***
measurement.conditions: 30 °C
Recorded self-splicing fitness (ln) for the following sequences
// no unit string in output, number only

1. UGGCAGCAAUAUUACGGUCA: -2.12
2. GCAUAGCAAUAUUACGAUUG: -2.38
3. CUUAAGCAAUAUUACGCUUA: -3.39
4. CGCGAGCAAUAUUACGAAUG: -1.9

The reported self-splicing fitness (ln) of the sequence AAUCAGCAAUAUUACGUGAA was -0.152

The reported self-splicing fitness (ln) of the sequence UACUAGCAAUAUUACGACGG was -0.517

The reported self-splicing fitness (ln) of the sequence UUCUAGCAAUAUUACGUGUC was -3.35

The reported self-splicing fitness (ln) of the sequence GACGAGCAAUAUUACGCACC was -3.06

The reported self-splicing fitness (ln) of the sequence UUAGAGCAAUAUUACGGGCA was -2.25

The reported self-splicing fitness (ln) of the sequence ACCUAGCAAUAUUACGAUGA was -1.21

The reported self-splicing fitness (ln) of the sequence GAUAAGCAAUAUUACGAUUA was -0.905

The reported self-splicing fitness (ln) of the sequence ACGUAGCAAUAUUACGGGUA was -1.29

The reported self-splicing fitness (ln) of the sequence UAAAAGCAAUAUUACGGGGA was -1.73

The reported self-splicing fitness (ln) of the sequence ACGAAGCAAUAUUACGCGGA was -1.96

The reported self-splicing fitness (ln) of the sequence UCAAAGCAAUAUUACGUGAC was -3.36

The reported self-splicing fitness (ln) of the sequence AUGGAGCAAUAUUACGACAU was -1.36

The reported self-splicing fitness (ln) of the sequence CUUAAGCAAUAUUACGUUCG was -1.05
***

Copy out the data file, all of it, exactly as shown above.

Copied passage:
measurement.conditions: 30 °C
Recorded self-splicing fitness (ln) for the following sequences
// no unit string in output, number only

1. UGGCAGCAAUAUUACGGUCA: -2.12
2. GCAUAGCAAUAUUACGAUUG: -2.38
3. CUUAAGCAAUAUUACGCUUA: -3.39
4. CGCGAGCAAUAUUACGAAUG: -1.9

The reported self-splicing fitness (ln) of the sequence AAUCAGCAAUAUUACGUGAA was -0.152

The reported self-splicing fitness (ln) of the sequence UACUAGCAAUAUUACGACGG was -0.517

The reported self-splicing fitness (ln) of the sequence UUCUAGCAAUAUUACGUGUC was -3.35

The reported self-splicing fitness (ln) of the sequence GACGAGCAAUAUUACGCACC was -3.06

The reported self-splicing fitness (ln) of the sequence UUAGAGCAAUAUUACGGGCA was -2.25

The reported self-splicing fitness (ln) of the sequence ACCUAGCAAUAUUACGAUGA was -1.21

The reported self-splicing fitness (ln) of the sequence GAUAAGCAAUAUUACGAUUA was -0.905

The reported self-splicing fitness (ln) of the sequence ACGUAGCAAUAUUACGGGUA was -1.29

The reported self-splicing fitness (ln) of the sequence UAAAAGCAAUAUUACGGGGA was -1.73

The reported self-splicing fitness (ln) of the sequence ACGAAGCAAUAUUACGCGGA was -1.96

The reported self-splicing fitness (ln) of the sequence UCAAAGCAAUAUUACGUGAC was -3.36

The reported self-splicing fitness (ln) of the sequence AUGGAGCAAUAUUACGACAU was -1.36

The reported self-splicing fitness (ln) of the sequence CUUAAGCAAUAUUACGUUCG was -1.05